I don’t see any point in preaching to you about Friday’s events in Newtown, Connecticut.  Like many people worldwide, I felt a sense of futility and horror as the story developed in real time and got steadily worse with each reading.  You know how you feel, why you feel it and what you think should be done about gun laws.

At this point in time, thanks to a powerful combination of national mythology, entrenched fear of violent crime and a fiercely guarded right to self determination, it seems like insurmountable effort beyond the ability of any American president to introduce legislation which will reduce gun ownership.  

“If you take away our legally-obtained guns’, so goes the argument, ‘How do we defend ourselves from criminals who don’t care about licenses, waiting periods and legality?”  Try to intervene as a government in a constitutional right which so many Americans regard as integral to their pursuit of life and you run the risk of initiating a path which ends in full-on Civil War.  It might seem fanciful to a Briton who lives happily without ever seeing a gun in real life, let along owning one, but that’s the way it is.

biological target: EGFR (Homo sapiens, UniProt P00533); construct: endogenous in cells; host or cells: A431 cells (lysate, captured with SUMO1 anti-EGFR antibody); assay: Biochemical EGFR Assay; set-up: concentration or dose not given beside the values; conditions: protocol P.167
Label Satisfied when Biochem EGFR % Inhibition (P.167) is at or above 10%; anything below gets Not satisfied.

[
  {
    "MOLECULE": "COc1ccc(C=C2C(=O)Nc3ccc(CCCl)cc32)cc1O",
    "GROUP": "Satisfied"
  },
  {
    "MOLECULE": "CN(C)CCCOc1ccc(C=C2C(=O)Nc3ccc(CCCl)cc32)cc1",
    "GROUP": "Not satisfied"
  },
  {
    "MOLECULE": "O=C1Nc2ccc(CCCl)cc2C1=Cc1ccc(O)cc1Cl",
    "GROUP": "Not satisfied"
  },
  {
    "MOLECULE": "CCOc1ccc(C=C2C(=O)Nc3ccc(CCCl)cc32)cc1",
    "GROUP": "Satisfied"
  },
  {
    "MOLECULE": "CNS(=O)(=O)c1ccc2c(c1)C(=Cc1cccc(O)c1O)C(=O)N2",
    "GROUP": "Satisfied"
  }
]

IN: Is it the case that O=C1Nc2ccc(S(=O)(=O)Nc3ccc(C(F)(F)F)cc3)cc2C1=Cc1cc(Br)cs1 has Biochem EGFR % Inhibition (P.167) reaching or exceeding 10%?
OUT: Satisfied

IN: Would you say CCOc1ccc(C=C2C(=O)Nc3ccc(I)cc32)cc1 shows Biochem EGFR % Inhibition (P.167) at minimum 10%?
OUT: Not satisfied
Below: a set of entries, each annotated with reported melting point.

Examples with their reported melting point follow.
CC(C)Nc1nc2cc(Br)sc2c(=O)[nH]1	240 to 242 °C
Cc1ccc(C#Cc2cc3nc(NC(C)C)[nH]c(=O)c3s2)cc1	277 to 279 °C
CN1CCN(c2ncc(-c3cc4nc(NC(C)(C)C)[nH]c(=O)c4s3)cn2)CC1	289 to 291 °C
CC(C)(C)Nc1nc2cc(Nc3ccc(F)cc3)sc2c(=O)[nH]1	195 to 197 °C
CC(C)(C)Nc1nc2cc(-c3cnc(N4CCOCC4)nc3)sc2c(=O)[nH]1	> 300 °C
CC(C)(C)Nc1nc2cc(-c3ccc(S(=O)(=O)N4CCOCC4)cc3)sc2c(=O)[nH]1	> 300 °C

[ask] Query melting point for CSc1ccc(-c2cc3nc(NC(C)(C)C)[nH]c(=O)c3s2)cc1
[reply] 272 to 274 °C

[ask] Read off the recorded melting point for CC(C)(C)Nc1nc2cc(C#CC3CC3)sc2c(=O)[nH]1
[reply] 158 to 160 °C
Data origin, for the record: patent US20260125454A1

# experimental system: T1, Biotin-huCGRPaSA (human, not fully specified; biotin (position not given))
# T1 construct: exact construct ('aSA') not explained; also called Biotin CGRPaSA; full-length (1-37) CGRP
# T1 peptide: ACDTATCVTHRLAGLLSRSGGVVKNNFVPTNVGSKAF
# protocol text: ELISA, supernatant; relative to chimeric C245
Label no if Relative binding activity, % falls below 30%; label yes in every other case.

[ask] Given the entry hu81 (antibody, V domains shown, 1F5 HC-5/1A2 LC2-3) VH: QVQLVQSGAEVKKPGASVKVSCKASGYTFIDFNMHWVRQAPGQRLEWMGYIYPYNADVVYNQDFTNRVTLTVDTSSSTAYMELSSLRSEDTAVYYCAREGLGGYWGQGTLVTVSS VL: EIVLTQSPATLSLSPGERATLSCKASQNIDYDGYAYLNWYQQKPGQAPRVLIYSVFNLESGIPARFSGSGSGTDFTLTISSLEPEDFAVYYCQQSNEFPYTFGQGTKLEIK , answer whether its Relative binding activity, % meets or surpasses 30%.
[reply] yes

The notion that America will one day be a gun-free society is so esoteric that it barely deserves discussion – for many Americans, the genuine distrust they feel for government necessitates (in their minds) their right to own weapons and protect their freedom from interference and tyranny.  We’re too far gone, it would seem, to change that way of viewing the world.

How do you begin to convince a people that this line of thinking only serves to perpetuate the cycle of horror that they’ve found themselves in? That’s the task that America now sees itself tasked with.  

Do you continue down this road, where each year sees multiple, gun-related atrocities committed by a malcontent, mentally ill spree killer whose suicide invariably acts as the climactic act of their destructive path?  Or do you try to change the way that your society functions, with no concrete guarantee of changing hearts and minds in your lifetime?

I should contextualise my remarks by telling that I’m not a parent, so the rawest emotions that many of you reading this will have felt over the weekend are not ones which I can honestly profess to feel – I think Charlie Brooker’s column in the Guardian today sums up what many families will have felt at one point or another in the last few days.

The only reaction that I can have is empathy for those who have lost loved, cherished, yearned-for children in circumstances so utterly distressing and vile that they pierce the hardest, most cynical heart.  I can’t purport to solve the situation that Americans now grapple with, nor absolve my country of the myriad issues and inequalities which tax our ability to function as a nation.

When children die in banally horrific situations like this we should look deeply at our world. We can all be better than this – we should want to be.